One too many cracked dragon eggs
Match-three game Dragon Academy sets itself up as a sort of Hogwarts for dragons: contending that via match-three (or as they call it, “hatch-three”) play, you can train up your own little fire-breather. Although you do indeed spend the majority of your time matching three or more colored icons, the dragon evolution that’s supposed to be the other gameplay headliner doesn’t really amount to much. Even worse, Dragon Academy plays host to a variety of fun-blocking bugs.
Dragon Academy starts with a fairly confusing comic-book-style intro full of disjointed images that are often cut off by the game’s display. The attempt at storytelling here, slight as it is, makes little sense. Fortunately, the game’s name tells you all you need to know; the point is to take your cute little starter lizard named Melty, and help him gain access to dragon school. There’s nothing particularly innovative about the gameplay here—in a nod to the game’s theme, Melty is your main power-up and you charge him by matching icons the same color as he. Once he’s charged, you can click him to sweep away whole rows of icons at once.
Like many social match-threes, you’re given five lives and can continue to play as long as you manage to meet each level’s objective. You might have to reach a certain score, make potions drop to the bottom, or remove obstacles called “goo.” As each level is cleared, you’ll see little Melty move around a map, his overreaching goal being to defeat the Wobblins (a collection of weird reptile/goblin creatures who, for some reason or another, enjoy harassing dragons). As you progress, your dragon evolves and gets bigger and…that’s it. There’s not much else that happens with it except that its power-up has broader effect. As you go, other dragons unlock, which makes for some variety since they come in different colors and boast different power-up abilities.
Dragon Academy is extremely easy at first, and this is in keeping with most social games’ strategies. The idea is to let you play longer at the start so you’ll get you hooked enough to pull your wallet out when things become more difficult. The easy stretch lasts longer than most in Dragon Academy, and it’s not until level thirty or so that things finally become more of a challenge. Boards start taking on more complex shapes and turns become more limited, thus forcing you to plan better and to time the use of your dragon power-ups more carefully. This is all to the good, as is Dragon Academy‘scute art style and sound (I especially like the way my little dragon cries when I fail a level).
What isn’t so great is that the game suffers from some bothersome technical issues. To begin with, sometimes the display cuts off part of the playing field and/or the score. Worse, the friends mechanics are—to use a technical term—jacked. There’s no friends bar at the bottom of the display and no menu. The only time you can access friends, boosters, leaderboards, and your dragon inventory is when you start a new level. More annoying than these though, by far, is the friend request system which seems to do nothing.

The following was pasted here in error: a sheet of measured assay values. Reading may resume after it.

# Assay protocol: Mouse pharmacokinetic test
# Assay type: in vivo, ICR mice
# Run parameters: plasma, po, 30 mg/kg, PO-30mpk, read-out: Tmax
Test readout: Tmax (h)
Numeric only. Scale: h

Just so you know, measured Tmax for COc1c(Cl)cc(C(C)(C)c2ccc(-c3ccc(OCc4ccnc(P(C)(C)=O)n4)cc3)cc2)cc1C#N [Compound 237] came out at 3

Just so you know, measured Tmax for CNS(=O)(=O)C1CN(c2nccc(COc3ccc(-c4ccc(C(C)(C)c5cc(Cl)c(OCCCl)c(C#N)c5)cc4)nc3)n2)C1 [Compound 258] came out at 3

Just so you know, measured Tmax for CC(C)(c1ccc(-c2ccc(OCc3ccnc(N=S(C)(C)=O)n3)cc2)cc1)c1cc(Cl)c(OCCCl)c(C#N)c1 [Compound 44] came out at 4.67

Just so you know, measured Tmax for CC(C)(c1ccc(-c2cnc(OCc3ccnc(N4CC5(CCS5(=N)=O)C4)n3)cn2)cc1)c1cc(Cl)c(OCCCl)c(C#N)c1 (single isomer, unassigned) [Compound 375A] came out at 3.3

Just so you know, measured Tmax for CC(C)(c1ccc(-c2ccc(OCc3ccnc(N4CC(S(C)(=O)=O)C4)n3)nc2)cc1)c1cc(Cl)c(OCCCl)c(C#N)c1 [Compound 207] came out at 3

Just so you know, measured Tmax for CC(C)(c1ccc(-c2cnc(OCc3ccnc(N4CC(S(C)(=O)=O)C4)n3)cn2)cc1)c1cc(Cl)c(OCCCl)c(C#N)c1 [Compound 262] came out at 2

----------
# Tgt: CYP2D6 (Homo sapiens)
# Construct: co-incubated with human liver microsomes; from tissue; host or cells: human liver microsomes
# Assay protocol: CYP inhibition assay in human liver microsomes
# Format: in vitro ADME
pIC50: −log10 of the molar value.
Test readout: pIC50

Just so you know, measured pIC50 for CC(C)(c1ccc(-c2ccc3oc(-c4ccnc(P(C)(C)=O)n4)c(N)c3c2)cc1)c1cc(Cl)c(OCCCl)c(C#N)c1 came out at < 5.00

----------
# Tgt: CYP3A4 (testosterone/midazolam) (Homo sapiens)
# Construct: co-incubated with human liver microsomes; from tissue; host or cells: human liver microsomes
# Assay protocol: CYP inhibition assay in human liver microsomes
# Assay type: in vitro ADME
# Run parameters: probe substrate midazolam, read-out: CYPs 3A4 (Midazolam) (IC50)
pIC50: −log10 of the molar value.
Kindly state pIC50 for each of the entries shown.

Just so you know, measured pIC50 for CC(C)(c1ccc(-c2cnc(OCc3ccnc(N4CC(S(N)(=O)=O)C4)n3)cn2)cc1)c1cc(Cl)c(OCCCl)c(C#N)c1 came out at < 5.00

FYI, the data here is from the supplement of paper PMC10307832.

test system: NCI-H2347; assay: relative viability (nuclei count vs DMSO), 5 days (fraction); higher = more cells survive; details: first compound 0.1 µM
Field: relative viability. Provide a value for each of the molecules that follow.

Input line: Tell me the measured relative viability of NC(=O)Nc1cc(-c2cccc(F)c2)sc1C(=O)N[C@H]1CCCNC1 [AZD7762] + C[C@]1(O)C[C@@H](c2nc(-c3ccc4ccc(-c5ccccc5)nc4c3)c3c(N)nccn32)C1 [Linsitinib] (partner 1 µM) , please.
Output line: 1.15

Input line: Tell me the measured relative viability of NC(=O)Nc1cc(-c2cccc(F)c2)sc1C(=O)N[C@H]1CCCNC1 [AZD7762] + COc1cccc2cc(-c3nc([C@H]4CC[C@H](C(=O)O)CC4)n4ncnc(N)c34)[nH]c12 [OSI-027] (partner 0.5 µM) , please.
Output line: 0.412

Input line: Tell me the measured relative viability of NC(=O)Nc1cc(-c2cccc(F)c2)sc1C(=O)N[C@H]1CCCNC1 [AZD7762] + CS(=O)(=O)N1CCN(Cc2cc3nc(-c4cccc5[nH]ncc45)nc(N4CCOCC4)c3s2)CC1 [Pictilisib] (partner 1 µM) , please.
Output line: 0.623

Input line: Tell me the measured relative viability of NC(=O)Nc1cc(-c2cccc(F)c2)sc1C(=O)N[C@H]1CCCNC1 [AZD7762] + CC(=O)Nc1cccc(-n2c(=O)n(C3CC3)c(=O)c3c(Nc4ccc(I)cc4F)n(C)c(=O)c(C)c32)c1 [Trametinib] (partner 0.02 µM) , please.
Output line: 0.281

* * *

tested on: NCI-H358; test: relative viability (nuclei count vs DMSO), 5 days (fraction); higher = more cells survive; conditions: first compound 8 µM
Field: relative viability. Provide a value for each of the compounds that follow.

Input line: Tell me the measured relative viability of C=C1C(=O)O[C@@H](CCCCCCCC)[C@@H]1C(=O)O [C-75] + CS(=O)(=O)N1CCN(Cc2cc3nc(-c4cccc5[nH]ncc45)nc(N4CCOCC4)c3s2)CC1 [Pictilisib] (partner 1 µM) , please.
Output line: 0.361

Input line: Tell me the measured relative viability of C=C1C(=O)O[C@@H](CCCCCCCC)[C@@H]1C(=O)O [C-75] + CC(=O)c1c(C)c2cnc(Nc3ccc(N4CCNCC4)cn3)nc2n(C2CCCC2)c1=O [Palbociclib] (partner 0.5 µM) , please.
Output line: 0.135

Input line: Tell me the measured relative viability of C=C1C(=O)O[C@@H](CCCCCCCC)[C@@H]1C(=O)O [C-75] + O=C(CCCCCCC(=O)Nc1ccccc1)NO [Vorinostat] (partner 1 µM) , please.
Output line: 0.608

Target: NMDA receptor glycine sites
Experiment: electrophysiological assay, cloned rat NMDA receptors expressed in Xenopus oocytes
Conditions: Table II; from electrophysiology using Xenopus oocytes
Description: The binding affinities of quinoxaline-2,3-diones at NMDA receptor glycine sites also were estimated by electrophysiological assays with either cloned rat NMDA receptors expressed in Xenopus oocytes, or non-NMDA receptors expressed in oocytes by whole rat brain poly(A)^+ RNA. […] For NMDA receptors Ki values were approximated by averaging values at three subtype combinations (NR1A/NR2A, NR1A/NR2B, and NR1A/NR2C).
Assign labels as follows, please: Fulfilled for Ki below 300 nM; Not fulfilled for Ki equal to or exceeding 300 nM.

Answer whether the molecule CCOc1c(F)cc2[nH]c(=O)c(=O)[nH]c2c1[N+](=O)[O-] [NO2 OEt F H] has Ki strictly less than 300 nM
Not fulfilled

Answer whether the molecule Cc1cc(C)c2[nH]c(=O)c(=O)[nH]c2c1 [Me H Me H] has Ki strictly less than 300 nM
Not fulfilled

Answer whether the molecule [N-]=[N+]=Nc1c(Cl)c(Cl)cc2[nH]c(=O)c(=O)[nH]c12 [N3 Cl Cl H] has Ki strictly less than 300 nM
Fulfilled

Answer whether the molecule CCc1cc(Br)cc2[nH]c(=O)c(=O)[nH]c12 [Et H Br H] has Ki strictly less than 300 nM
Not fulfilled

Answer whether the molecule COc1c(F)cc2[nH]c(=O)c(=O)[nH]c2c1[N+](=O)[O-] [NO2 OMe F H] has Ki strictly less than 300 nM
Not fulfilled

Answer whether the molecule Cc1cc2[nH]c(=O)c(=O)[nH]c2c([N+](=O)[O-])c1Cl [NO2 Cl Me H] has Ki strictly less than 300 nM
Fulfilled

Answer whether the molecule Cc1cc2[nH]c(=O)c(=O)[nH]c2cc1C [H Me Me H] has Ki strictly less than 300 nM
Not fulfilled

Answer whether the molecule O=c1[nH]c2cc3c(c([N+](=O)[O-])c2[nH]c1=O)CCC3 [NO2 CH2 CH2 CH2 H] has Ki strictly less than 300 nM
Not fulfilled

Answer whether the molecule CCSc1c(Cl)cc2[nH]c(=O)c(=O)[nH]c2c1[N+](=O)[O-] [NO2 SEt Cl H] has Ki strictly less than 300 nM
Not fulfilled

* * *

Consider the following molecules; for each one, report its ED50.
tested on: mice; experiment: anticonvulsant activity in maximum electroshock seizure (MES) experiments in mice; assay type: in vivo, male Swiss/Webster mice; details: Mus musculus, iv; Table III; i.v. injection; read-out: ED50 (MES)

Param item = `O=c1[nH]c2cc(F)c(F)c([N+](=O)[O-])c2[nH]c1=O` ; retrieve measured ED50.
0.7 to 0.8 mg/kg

Upon reaching the end of an area, I took the non-purchase option to unlock the next by asking three friends for help. The game’s request list displayed nothing but my Facebook friends’ names with email icons across from them. When clicked, these gave no confirmation of where the invites were going or even if they were going. I’m thinking not, since my friends received no notifications in their email or Facebook inboxes or in the game’s inbox. I tried inviting another friend to play and although the invite appeared in her inbox, it was impossible for her to accept or clear it. The most egregious bug in the game however, is that its purchasing function appears to be unreliable.
Being unable to obtain three friend responses to unlock the next area, I opted to pay $.99 to open it. I was charged the $.99 and had access to the game until I ran out of lives; when I went back to play the game later however, I was once again locked out of the new area and stuck behind the gate I paid to unlock. Let’s hope that that is a bug and not by design.
Although not particularly inventive, Dragon Academy could be a fun little time waster were it not so full of fun-busting issues. It looks and sounds good, and its micro-transaction prices are more reasonable than some other social games. As it is though, with the game exhibiting so many serious technical problems, it looks like now is perhaps not the right time to play it.